Sherlock and the Case of the Diversity Problem
The Curious Case of the Doctor’s Wardrobe
On Loving Two Different Sherlocks, a guest post by…
On the BBC’s Sherlock: A Study in Character, a gue…
Sherlock Week: On Moriarty, a guest post by Jayla
A Newbie’s View on Sherlock, from guest poster Mar…
Sleuthing the Sleuth: Discussing The Sherlock Holm…
A Sherlock Holmes Themed Community Reading Event, …

TTW: Pop goes the information, everything you wanted to know about pop culture

Did you hear – Justin and Selena broke up?  Sound the alarm! This is just one bit of recent pop culture news that you needed to know about.  Not because you care, but because you work with teens and let’s face it – some of them care.  I know who One Direction are, who Rob and Big is, and more.  Some of it I even care about.  Some of it I just know enough to be able to acknowledge its existence in the life of my teens.

At the same time, the number of magazines in my teen area are dwindling, going out of publication.  (I still miss you Sassy magazine!)  More and more teens are getting all their information online.  To be honest, I do, too.  So here are some of my favorite sties to help me serve my teens.  Please share yours in the comments.

A part of Entertainment Weekly online, this is hands down my favorite pop culture blog.  Sometimes they focus heavily on certain trends (don’t go there right now if you don’t like Twilight).  It doesn’t focus on teen content exclusively, but they get plenty of attention there.  Check out the right side bar for picture slideshows.  And do remember to click on there Shelf Life feature as it features a lot of YA.

Just Jared, Jr.
Yes, there is a Just Jared Sr. Although it doesn’t call itself that, it’s simply Just Jared.  Just Jared Jr. focuses on young hollywood celebrity news.  Be sure to check out their partners by scrolling down to the bottom of the page.  They team up with other pop culture websites like Cambio, Wetpaint, PopCrush, and TooFab.com.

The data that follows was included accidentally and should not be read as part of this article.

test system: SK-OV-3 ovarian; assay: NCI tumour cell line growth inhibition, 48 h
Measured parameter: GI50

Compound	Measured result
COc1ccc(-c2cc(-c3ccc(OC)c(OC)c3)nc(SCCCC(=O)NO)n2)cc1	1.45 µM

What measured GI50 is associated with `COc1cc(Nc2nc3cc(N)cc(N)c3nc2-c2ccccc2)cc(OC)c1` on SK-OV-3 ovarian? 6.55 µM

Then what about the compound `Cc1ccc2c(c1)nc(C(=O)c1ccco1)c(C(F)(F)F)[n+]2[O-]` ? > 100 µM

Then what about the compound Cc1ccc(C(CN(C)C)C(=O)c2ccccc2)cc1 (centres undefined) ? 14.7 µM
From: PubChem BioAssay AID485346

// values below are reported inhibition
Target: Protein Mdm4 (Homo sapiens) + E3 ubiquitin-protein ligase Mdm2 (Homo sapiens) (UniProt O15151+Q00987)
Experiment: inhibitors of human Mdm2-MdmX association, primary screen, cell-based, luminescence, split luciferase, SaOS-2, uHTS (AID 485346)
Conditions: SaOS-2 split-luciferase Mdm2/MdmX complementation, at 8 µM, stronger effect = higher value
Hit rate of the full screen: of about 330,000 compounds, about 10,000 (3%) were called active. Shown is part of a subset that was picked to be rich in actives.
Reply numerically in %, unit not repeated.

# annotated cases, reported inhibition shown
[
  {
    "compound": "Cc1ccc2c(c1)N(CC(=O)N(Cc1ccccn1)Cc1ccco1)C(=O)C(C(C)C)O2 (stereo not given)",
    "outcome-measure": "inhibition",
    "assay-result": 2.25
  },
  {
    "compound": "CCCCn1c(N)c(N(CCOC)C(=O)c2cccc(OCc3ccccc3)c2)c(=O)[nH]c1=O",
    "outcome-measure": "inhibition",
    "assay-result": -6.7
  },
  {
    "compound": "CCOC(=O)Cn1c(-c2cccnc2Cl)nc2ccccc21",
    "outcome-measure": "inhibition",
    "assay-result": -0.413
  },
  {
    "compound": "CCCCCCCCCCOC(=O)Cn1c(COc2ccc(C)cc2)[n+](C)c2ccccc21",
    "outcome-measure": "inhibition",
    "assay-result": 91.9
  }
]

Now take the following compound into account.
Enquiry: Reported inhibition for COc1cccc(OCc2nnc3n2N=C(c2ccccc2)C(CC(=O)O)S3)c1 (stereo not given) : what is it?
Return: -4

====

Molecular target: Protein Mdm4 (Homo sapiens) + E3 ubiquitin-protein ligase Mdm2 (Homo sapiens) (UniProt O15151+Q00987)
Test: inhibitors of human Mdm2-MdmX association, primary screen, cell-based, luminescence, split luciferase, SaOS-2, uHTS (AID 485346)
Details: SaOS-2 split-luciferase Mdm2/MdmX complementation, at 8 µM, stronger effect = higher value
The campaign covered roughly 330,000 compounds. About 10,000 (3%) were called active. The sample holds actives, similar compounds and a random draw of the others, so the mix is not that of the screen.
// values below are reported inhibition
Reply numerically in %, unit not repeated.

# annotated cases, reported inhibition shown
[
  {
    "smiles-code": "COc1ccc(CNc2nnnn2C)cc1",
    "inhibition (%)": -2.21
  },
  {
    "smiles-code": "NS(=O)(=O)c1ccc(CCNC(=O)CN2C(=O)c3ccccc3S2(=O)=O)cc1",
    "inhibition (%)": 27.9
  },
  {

Want to know what teens care about pop culture wise? Teen.com is a great resource.  And here is my tip, scroll down the the bottom where they have links for a slew of similar websites.  Even just glancing at the headlines will give you a heads up about what your tweens and teens are thinking about.

Bop and Tiger Beat
I spent a ton of years skipping lunches so I could spend my lunch money buying the newest issue of Bop and Tiger Beat, but now you can just visit them online.  Think of all the hunger I could have avoided.  You can still subscribe to the actual magazines if you want to rip the posters out and decorate your wall.  What, you totally know you did that.  Keep in mind that most of your in-house teen magazines have a pretty well developed online counterpoint, and they often have great quizzes and such to share with your tweens and teens.

Mashable is a great way to keep up on all things tech related.  And as a bonus, they share things like25 Clever Twitter Keyboard Shortcuts and those funny memes that are great for passing along to your teens via your social media.

Alloy entertainment
Alloy was really popular for a while selling clothing.  Then they moved into publishing books.  Over the years they have built a very extensive online community.  They have fun quizzes (you know what I am going to say – great to share on your social media sites), celebrity news, and more.

Coming soon.net
Get announcements on movie rights that have just been purchased, see on set pictures, and get a first look at trailers.  This is great information to share with your teens on your varous social media pages.  Also check out Variety online, Vanity Fair online, and Zap2It

Aint It Cool News
This is geek news in all of its glorious geekery – we’re talking sci fi, fantasy, and comic book goodness.

They may not show videos any more (a brief moment of silence), but they are still connecting with teens.  They have a variety of shows that teens love, including Ackward and (shudder) Jersey Shore (which is coming to an end).  They also have some fascinating news shows including True Life, which shows teens and young adults living a variety of interesting lives.  Even if you don’t watch the shows, check out their webpage occassionally and get the 411 on teen life.

Rookie began as an online blog of a teen, and now that teen – Tavi Gevison – is considered a fashion expert, or so they told me on a recent episode of Project Runway where she was a guest judge. Rookie is a very cool online zine created by a teen, I think she is still a teen, and if you aren’t reading it, you should be.

Bonus Site: Ypulse.com
Ypulse is not a pop culture site, but it is a tremendously useful site that looks at trends among the Ygeneration and talks about marketing to them. I highly recommend it.